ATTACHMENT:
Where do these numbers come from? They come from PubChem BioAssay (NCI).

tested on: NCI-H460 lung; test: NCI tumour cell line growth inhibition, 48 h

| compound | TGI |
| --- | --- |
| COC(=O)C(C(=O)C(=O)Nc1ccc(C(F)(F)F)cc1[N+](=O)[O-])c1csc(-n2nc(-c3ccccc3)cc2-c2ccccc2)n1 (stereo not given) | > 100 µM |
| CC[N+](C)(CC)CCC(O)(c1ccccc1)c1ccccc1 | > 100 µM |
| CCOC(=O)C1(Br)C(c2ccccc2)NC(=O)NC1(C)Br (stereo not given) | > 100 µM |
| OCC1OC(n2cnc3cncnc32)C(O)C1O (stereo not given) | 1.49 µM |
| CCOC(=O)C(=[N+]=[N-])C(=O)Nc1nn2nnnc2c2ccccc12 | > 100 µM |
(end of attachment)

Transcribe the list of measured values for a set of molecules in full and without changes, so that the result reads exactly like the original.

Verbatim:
Where do these numbers come from? They come from PubChem BioAssay (NCI).

tested on: NCI-H460 lung; test: NCI tumour cell line growth inhibition, 48 h

| compound | TGI |
| --- | --- |
| COC(=O)C(C(=O)C(=O)Nc1ccc(C(F)(F)F)cc1[N+](=O)[O-])c1csc(-n2nc(-c3ccccc3)cc2-c2ccccc2)n1 (stereo not given) | > 100 µM |
| CC[N+](C)(CC)CCC(O)(c1ccccc1)c1ccccc1 | > 100 µM |
| CCOC(=O)C1(Br)C(c2ccccc2)NC(=O)NC1(C)Br (stereo not given) | > 100 µM |
| OCC1OC(n2cnc3cncnc32)C(O)C1O (stereo not given) | 1.49 µM |
| CCOC(=O)C(=[N+]=[N-])C(=O)Nc1nn2nnnc2c2ccccc12 | > 100 µM |